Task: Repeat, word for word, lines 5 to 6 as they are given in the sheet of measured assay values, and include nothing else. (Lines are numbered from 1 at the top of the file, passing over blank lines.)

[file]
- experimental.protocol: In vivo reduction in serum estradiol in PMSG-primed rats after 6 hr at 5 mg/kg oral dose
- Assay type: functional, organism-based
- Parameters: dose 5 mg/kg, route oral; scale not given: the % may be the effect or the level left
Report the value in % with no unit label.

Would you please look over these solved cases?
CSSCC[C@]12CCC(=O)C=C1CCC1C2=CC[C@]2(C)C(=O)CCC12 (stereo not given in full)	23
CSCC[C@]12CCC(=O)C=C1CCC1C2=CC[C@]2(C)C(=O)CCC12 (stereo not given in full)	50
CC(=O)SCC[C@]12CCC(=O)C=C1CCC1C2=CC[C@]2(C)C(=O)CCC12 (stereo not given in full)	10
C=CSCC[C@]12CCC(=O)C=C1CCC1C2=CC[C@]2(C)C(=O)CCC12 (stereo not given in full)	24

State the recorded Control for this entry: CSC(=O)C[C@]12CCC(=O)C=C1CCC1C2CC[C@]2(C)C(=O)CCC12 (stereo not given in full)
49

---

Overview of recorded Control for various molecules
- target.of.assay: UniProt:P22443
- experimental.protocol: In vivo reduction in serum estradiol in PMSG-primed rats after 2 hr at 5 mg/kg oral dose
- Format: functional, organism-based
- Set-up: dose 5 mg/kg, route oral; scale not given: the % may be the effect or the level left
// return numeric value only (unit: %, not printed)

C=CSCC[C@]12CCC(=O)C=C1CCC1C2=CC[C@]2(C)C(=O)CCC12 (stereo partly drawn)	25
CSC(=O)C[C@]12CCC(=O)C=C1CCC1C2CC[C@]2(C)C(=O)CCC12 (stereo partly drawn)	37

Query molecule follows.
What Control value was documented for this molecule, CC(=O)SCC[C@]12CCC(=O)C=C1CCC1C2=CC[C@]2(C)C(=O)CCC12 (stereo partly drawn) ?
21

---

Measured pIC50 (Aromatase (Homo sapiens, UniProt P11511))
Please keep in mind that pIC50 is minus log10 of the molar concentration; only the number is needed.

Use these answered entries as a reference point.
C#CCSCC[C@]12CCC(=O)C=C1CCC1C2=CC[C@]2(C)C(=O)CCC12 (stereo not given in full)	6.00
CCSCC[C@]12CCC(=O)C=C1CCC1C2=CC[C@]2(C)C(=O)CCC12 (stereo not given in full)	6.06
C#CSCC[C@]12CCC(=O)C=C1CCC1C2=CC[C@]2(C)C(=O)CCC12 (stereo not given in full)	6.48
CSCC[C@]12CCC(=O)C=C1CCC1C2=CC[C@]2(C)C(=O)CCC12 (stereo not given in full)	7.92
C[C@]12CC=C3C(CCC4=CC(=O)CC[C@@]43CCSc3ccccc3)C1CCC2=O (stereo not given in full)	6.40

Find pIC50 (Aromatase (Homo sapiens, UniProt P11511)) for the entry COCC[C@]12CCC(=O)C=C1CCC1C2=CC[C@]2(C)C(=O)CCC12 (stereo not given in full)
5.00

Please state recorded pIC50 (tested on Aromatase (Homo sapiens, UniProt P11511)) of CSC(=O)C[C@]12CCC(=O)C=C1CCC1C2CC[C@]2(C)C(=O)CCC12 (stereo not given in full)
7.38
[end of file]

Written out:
Would you please look over these solved cases?
CSSCC[C@]12CCC(=O)C=C1CCC1C2=CC[C@]2(C)C(=O)CCC12 (stereo not given in full)	23